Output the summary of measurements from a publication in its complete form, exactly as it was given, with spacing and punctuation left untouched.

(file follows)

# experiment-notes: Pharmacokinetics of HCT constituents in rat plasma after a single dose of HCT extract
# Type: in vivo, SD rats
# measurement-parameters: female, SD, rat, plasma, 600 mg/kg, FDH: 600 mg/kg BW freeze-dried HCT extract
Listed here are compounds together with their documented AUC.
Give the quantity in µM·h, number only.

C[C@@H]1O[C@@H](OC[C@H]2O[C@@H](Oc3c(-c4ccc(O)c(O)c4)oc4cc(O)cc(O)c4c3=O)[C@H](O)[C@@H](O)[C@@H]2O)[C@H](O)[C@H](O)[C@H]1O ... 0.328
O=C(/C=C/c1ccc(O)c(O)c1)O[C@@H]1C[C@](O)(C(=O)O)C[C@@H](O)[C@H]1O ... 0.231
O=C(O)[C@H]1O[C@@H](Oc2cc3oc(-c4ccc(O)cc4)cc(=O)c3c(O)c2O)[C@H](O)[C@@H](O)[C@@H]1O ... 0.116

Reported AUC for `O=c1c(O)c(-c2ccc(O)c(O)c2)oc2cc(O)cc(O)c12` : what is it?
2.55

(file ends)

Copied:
# experiment-notes: Pharmacokinetics of HCT constituents in rat plasma after a single dose of HCT extract
# Type: in vivo, SD rats
# measurement-parameters: female, SD, rat, plasma, 600 mg/kg, FDH: 600 mg/kg BW freeze-dried HCT extract
Listed here are compounds together with their documented AUC.
Give the quantity in µM·h, number only.

C[C@@H]1O[C@@H](OC[C@H]2O[C@@H](Oc3c(-c4ccc(O)c(O)c4)oc4cc(O)cc(O)c4c3=O)[C@H](O)[C@@H](O)[C@@H]2O)[C@H](O)[C@H](O)[C@H]1O ... 0.328
O=C(/C=C/c1ccc(O)c(O)c1)O[C@@H]1C[C@](O)(C(=O)O)C[C@@H](O)[C@H]1O ... 0.231
O=C(O)[C@H]1O[C@@H](Oc2cc3oc(-c4ccc(O)cc4)cc(=O)c3c(O)c2O)[C@H](O)[C@@H](O)[C@@H]1O ... 0.116

Reported AUC for `O=c1c(O)c(-c2ccc(O)c(O)c2)oc2cc(O)cc(O)c12` : what is it?
2.55